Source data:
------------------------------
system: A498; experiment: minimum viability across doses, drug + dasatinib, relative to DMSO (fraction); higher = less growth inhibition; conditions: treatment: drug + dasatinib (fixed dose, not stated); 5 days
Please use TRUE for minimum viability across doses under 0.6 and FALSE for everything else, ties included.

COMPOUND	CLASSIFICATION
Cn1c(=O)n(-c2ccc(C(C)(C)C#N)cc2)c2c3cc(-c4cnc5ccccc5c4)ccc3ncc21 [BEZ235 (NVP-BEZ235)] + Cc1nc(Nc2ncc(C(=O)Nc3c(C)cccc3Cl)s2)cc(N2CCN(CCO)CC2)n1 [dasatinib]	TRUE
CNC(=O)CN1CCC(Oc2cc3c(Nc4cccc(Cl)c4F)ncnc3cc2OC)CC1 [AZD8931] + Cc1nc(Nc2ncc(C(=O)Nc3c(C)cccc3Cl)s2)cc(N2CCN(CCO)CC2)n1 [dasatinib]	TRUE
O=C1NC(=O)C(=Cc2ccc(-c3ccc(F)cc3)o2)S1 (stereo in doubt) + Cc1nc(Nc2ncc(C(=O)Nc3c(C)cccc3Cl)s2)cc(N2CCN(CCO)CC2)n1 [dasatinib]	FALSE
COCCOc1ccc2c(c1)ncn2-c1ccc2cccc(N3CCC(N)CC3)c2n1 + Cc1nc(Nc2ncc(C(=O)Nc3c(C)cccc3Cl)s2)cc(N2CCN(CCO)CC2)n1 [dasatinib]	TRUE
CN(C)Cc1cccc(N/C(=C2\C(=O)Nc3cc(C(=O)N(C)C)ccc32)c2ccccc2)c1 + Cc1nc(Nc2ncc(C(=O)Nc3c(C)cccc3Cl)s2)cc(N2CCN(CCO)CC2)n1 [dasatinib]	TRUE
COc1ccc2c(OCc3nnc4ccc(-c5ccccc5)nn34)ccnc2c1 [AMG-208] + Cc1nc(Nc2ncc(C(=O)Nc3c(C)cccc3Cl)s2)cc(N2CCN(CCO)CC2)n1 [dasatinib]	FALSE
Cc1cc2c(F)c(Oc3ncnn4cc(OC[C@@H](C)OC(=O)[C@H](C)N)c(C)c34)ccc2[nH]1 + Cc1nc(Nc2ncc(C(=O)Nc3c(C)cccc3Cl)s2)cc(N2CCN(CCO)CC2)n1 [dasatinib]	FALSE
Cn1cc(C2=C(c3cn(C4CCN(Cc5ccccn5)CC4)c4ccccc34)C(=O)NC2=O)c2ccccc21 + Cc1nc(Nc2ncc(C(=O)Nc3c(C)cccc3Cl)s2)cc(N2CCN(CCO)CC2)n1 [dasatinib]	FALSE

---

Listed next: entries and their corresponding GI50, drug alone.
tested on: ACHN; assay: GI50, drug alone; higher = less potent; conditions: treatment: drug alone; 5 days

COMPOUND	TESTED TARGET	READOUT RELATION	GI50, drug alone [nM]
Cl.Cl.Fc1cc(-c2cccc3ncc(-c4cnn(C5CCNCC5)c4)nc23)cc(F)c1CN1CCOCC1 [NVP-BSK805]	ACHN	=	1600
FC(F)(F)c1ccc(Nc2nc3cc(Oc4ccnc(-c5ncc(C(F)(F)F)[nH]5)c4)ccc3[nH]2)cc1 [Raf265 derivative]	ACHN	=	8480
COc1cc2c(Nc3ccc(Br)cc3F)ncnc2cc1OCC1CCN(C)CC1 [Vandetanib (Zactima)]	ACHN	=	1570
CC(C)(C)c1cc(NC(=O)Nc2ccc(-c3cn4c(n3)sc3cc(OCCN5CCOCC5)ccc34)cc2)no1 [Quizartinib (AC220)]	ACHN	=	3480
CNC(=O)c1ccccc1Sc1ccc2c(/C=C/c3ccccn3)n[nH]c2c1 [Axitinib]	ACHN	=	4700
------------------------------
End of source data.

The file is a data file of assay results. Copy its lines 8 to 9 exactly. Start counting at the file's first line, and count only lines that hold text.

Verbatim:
CN(C)Cc1cccc(N/C(=C2\C(=O)Nc3cc(C(=O)N(C)C)ccc32)c2ccccc2)c1 + Cc1nc(Nc2ncc(C(=O)Nc3c(C)cccc3Cl)s2)cc(N2CCN(CCO)CC2)n1 [dasatinib]	TRUE
COc1ccc2c(OCc3nnc4ccc(-c5ccccc5)nn34)ccnc2c1 [AMG-208] + Cc1nc(Nc2ncc(C(=O)Nc3c(C)cccc3Cl)s2)cc(N2CCN(CCO)CC2)n1 [dasatinib]	FALSE